OK, I know I'm a week late for Mother's Day. I really did mean to write this post last weekend. But first there was target shooting, then there was blogging about target shooting, then there was the massive argument in the comments about target shooting...
All water under the bridge now. About a month ago, my uncle sent me the following video from a Mother's Day newscast that first aired who knows when. It was irresistible. Check it out and you'll see what I mean:
Cute, yes. But it also got me thinking.
Since I started hunting nearly three years ago, I've been on several quests. The first is to be good at it. The second is to combat misperceptions about hunting (many of which I used to hold myself). Both of those are relatively easy: One takes practice; the other takes effort.
But the third one is tougher. Read more...
It's my quest to understand my complex and sometimes baffling feelings toward animals. I kill them and eat them and I love them and respect them, and my respect and love for them has never been stronger than it is now.
How can that be?
Our resident anti in this blog's community - Hutchinson, who weighs in respectfully with comments from time to time - is deeply uncomfortable with hunting because he feels powerful empathy with animals, and he very easily slips into their minds and really feels the moment of being shot, and the suffering that follows if death is not instant.
Funny thing is, so do I.
The difference between me and Hutch is that I love eating meat, I believe it's good for my body, and I'm willing to do the hard work - and by that I mean the emotionally hard work - it takes to acquire meat. So I shut down my empathy during the hunt.
It doesn't always stay shut down, though. Last summer, I killed a Corsican sheep on my friend Michael's property down in Monterey County. It was Labor Day weekend, and Boyfriend was cooking a feast for Michael's guests, and we needed more meat, so I was sent out to get it.
My guide Ed got me about 75 yards from the sheep. We were on a hill, and they were on the opposite hillside. I calmed my heart, took the shot and watched alarmed as all the sheep ran up the hill.
"Did I hit it?" I asked Ed, baffled. Then the sheep stopped 20 yards from where they'd started. One staggered and dropped to its knees, then lurched up and ran back where it had been standing when I shot it, where it collapsed.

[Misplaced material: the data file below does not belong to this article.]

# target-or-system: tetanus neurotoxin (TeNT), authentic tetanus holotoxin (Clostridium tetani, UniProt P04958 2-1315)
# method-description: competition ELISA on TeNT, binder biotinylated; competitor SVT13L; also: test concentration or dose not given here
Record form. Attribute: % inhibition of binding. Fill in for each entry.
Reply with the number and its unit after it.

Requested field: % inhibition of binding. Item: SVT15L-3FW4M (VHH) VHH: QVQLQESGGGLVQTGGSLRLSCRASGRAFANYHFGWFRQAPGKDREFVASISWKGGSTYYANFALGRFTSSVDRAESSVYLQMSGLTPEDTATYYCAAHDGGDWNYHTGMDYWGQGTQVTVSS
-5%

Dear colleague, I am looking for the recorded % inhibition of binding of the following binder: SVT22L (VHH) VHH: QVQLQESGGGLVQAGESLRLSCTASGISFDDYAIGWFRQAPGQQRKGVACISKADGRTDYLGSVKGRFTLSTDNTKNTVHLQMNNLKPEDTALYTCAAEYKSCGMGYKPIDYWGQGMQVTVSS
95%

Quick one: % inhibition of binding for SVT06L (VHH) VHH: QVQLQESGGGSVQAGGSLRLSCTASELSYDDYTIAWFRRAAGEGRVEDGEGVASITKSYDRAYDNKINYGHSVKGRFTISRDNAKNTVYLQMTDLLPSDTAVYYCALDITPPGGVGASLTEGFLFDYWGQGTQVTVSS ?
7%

My heart was racing. It was down! The shot had gone through both lungs, and the sheep was dead inside of a minute.
But it was a heart-wrenching minute as I watched that animal in its final fight for life. I was in that sheep's head, my world spinning into blackness as blood filled my chest and suffocated me.
Dammit! My empathy had punched back to the surface, and it was awful.
Logic quickly rebounded and subdued empathy. Honestly, the only better death than what this animal had experienced would have been instant death. Having watched my Dad suffer for two years before his death, I can tell you my whole family believes it would've been far more merciful for him to have had a massive heart attack in his garden (which is how his father died). And I'm certainly well aware that dying of old age in your sleep is a fantasy out in nature.
Logic like this is your friend when you hunt and kill animals. To be consumed by empathy is just brutal.
But I know there are plenty of hunters who have moments just like this one, and it's certainly not just the women. When men open up, they'll talk in subdued tones about the awful moments of an animal's death.
And you can't travel far in the outdoors blogs without running into yet another post about animal killers becoming animal rescuers. Albert recently posted about the lengths he was going to to feed a baby mockingbird. And then there was me and my stunned-robin episode back in March.
So the questions Hutch might ask if he were here (I believe he's on an excursion now and won't see this post for a while) are these: How can you continue killing and eating animals if you feel that way? And how can you turn around and express compassion toward a robin that smacked into your window when you might well be willing to eat it on toast if it was killed instead of merely stunned?
And the answer is I don't know.
But the reason I can't get my mind off this Mother's Day video is that it gives me comfort: I am not alone in this paradoxical behavior.
If that Lab in the video were a wild dog, I'm guessing she wouldn't hesitate to kill wild kittens if she was hungry and the opportunity arose. That female cat, if she were bigger, would happily munch on that fawn. And that leopard ... well, obviously she did kill a baboon, but then she nurtured its orphan.
Apparently the animal kingdom is filled examples of this bizarre behavior that shows killing and nurturing instincts live side-by-side in our brains. The only difference between us and most of the other animals is that they probably don't give it a thought, and we big-brained homo sapiens can think it to death.
I still don't get it. But if I take anything away from this, it's that hunters are able to behave more like the rest of the animal kingdom and simply be what we are, rather than over analyze.
And truth be told, that's one of the things I appreciate most about being a hunter: Most of the time, hunting simply allows me to be.
© Holly A. Heyser 2009